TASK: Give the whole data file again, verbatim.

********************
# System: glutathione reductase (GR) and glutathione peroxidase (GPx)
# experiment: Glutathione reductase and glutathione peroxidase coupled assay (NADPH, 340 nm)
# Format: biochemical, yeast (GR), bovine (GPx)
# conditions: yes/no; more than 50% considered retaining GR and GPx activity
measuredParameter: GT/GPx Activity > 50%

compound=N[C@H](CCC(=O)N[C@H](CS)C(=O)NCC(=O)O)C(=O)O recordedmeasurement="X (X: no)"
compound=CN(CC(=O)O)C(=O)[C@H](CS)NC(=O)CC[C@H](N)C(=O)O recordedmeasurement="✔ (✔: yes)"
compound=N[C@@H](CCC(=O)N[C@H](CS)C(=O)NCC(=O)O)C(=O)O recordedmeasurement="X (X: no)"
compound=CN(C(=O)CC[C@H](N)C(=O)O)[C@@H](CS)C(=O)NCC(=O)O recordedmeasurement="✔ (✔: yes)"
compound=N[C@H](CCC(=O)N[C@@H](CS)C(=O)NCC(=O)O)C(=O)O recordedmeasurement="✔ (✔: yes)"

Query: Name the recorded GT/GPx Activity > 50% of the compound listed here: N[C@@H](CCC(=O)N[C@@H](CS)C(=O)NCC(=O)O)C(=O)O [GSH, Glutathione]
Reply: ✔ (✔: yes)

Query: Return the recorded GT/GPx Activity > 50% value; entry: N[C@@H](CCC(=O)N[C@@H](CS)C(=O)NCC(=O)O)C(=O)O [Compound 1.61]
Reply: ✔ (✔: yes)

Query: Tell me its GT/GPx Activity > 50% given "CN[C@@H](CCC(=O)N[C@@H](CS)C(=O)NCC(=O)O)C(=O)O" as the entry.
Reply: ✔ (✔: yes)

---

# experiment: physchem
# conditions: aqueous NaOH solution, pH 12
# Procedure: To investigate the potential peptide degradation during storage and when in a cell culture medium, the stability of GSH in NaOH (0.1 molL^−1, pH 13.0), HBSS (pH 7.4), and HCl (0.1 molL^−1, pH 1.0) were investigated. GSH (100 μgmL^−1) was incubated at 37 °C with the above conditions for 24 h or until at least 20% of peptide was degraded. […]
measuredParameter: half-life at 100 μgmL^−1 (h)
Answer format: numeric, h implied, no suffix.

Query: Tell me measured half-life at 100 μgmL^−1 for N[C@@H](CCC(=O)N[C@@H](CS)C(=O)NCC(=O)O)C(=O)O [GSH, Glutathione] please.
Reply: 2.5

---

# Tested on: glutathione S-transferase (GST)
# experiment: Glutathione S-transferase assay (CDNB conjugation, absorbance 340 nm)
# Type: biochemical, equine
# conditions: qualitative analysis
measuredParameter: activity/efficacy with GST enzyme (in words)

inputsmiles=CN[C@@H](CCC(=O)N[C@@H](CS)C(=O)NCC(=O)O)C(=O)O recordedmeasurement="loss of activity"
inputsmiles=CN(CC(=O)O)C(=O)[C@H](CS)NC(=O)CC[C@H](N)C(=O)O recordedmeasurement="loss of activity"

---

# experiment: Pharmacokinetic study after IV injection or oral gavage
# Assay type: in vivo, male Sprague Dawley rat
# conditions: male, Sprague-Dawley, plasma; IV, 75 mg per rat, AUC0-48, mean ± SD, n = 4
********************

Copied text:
# System: glutathione reductase (GR) and glutathione peroxidase (GPx)
# experiment: Glutathione reductase and glutathione peroxidase coupled assay (NADPH, 340 nm)
# Format: biochemical, yeast (GR), bovine (GPx)
# conditions: yes/no; more than 50% considered retaining GR and GPx activity
measuredParameter: GT/GPx Activity > 50%

compound=N[C@H](CCC(=O)N[C@H](CS)C(=O)NCC(=O)O)C(=O)O recordedmeasurement="X (X: no)"
compound=CN(CC(=O)O)C(=O)[C@H](CS)NC(=O)CC[C@H](N)C(=O)O recordedmeasurement="✔ (✔: yes)"
compound=N[C@@H](CCC(=O)N[C@H](CS)C(=O)NCC(=O)O)C(=O)O recordedmeasurement="X (X: no)"
compound=CN(C(=O)CC[C@H](N)C(=O)O)[C@@H](CS)C(=O)NCC(=O)O recordedmeasurement="✔ (✔: yes)"
compound=N[C@H](CCC(=O)N[C@@H](CS)C(=O)NCC(=O)O)C(=O)O recordedmeasurement="✔ (✔: yes)"

Query: Name the recorded GT/GPx Activity > 50% of the compound listed here: N[C@@H](CCC(=O)N[C@@H](CS)C(=O)NCC(=O)O)C(=O)O [GSH, Glutathione]
Reply: ✔ (✔: yes)

Query: Return the recorded GT/GPx Activity > 50% value; entry: N[C@@H](CCC(=O)N[C@@H](CS)C(=O)NCC(=O)O)C(=O)O [Compound 1.61]
Reply: ✔ (✔: yes)

Query: Tell me its GT/GPx Activity > 50% given "CN[C@@H](CCC(=O)N[C@@H](CS)C(=O)NCC(=O)O)C(=O)O" as the entry.
Reply: ✔ (✔: yes)

---

# experiment: physchem
# conditions: aqueous NaOH solution, pH 12
# Procedure: To investigate the potential peptide degradation during storage and when in a cell culture medium, the stability of GSH in NaOH (0.1 molL^−1, pH 13.0), HBSS (pH 7.4), and HCl (0.1 molL^−1, pH 1.0) were investigated. GSH (100 μgmL^−1) was incubated at 37 °C with the above conditions for 24 h or until at least 20% of peptide was degraded. […]
measuredParameter: half-life at 100 μgmL^−1 (h)
Answer format: numeric, h implied, no suffix.

Query: Tell me measured half-life at 100 μgmL^−1 for N[C@@H](CCC(=O)N[C@@H](CS)C(=O)NCC(=O)O)C(=O)O [GSH, Glutathione] please.
Reply: 2.5

---

# Tested on: glutathione S-transferase (GST)
# experiment: Glutathione S-transferase assay (CDNB conjugation, absorbance 340 nm)
# Type: biochemical, equine
# conditions: qualitative analysis
measuredParameter: activity/efficacy with GST enzyme (in words)

inputsmiles=CN[C@@H](CCC(=O)N[C@@H](CS)C(=O)NCC(=O)O)C(=O)O recordedmeasurement="loss of activity"
inputsmiles=CN(CC(=O)O)C(=O)[C@H](CS)NC(=O)CC[C@H](N)C(=O)O recordedmeasurement="loss of activity"

---

# experiment: Pharmacokinetic study after IV injection or oral gavage
# Assay type: in vivo, male Sprague Dawley rat
# conditions: male, Sprague-Dawley, plasma; IV, 75 mg per rat, AUC0-48, mean ± SD, n = 4